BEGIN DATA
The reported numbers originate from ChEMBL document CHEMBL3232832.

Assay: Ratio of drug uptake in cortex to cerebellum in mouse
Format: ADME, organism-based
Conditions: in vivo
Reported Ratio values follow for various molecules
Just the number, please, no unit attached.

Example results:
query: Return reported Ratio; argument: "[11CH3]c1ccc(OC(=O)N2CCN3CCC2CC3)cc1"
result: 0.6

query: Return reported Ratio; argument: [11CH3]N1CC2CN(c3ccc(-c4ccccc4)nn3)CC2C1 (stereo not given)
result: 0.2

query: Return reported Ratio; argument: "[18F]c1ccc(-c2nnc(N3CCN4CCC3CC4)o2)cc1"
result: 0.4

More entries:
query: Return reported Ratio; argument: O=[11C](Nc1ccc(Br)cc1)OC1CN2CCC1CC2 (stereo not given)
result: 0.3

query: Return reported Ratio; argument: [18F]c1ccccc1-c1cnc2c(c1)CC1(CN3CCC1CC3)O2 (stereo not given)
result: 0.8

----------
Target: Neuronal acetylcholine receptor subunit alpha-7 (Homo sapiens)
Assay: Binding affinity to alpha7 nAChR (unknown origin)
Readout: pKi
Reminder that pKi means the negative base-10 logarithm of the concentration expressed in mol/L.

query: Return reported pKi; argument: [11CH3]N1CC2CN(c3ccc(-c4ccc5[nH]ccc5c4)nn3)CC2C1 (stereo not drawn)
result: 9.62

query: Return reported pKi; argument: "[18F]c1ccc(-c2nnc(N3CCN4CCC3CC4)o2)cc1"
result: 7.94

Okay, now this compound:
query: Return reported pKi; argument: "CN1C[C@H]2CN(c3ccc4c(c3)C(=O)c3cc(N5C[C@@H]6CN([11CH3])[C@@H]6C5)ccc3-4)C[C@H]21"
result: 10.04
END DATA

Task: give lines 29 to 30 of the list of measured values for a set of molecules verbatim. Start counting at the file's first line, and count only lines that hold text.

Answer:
query: Return reported pKi; argument: "CN1C[C@H]2CN(c3ccc4c(c3)C(=O)c3cc(N5C[C@@H]6CN([11CH3])[C@@H]6C5)ccc3-4)C[C@H]21"
result: 10.04